To enhance the resilience of buildings, laminated glass panels are increasingly used in glazed façades. These ductile panels provide a superior blast resistance to that provided by monolithic glass panels, due to the improved residual capacity offered by the polymer interlayer following the fracture of the glass layers. The complex interaction between the attached glass fragments and the interlayer is still only partially understood. To help address this, this paper investigates experimentally the post-fracture bending moment capacity of laminated glass. Three-point bending tests are performed at low temperature on specimens pre-fractured before testing, to ensure controlled and repeatable fracture patterns. The low temperature simulates the effects of the high strain-rates that result from short-duration blast loads by taking advantage of the time–temperature dependency of the viscoelastic interlayer. In these experiments, polyvinyl butyral is considered as the interlayer, this being the most common interlayer for laminated glass used in building facades. A new time–temperature mapping equation is derived from experimental results available in the literature, to relate the temperatures and strain-rates that result in the same interlayer yield stress. The results of the low-temperature tests demonstrate an enhancement of the ultimate load capacity of the fractured glass by two orders of magnitude, compared to that at room temperature. This suggests an improved post-fracture bending moment capacity associated with the now stiffer interlayer working in tension and the glass fragments working in compression. Due to the time–temperature dependency of the interlayer, a similar enhancement is therefore anticipated at the high strain-rates associated with typical blast loading. Finally, the assumed composite bending action is further supported by the results from additional specimens with thicker PVB and glass layers, which result in enhanced capacity consistent with the bending theory of existing analytical models.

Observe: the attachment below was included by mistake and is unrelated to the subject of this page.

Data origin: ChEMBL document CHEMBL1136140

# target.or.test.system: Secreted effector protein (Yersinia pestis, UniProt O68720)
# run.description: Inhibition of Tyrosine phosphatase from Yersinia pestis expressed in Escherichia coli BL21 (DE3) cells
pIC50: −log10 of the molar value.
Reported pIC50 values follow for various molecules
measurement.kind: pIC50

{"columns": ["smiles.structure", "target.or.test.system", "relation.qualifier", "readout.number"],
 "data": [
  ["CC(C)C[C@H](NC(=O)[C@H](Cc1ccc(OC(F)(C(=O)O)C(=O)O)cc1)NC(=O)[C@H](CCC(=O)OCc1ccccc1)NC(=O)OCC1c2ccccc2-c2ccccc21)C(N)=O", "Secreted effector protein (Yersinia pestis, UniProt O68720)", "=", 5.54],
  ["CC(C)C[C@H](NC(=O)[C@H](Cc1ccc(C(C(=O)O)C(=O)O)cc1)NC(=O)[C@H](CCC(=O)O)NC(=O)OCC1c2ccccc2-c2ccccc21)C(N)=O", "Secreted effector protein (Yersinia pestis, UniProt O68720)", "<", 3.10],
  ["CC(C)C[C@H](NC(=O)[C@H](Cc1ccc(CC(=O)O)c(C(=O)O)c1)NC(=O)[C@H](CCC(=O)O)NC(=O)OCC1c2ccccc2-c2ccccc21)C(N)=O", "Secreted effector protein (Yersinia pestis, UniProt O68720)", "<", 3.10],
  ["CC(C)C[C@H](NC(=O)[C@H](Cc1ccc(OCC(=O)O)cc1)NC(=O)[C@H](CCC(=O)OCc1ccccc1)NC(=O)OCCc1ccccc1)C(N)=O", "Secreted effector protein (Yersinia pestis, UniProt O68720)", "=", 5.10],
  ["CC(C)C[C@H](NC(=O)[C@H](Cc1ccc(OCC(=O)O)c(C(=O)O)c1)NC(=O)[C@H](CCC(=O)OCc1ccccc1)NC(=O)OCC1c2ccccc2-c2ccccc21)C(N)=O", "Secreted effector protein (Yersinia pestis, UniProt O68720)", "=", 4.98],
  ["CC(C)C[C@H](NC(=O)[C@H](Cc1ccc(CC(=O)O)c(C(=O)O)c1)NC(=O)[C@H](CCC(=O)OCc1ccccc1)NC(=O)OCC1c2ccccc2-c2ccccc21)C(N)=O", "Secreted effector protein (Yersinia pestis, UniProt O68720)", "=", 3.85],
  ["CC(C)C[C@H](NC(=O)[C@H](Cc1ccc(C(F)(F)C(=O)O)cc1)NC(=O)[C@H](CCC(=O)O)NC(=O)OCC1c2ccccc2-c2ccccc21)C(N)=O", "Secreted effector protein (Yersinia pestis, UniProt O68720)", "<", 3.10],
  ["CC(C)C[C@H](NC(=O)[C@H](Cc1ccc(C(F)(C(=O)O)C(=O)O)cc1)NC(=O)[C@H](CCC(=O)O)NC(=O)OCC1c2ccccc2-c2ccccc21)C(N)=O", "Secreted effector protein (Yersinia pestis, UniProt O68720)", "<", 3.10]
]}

|Number of pages||12|
|Journal||Construction and Building Materials|
|Publication status||Published - 2021|
Bibliographical noteGreen Open Access added to TU Delft Institutional Repository 'You share, we take care!' - Taverne project https://www.openaccess.nl/en/you-share-we-take-care
Otherwise as indicated in the copyright section: the publisher is the copyright holder of this work and the author uses the Dutch legislation to make this work public.
- Blast response
- Laminated glass
- Time-temperature mapping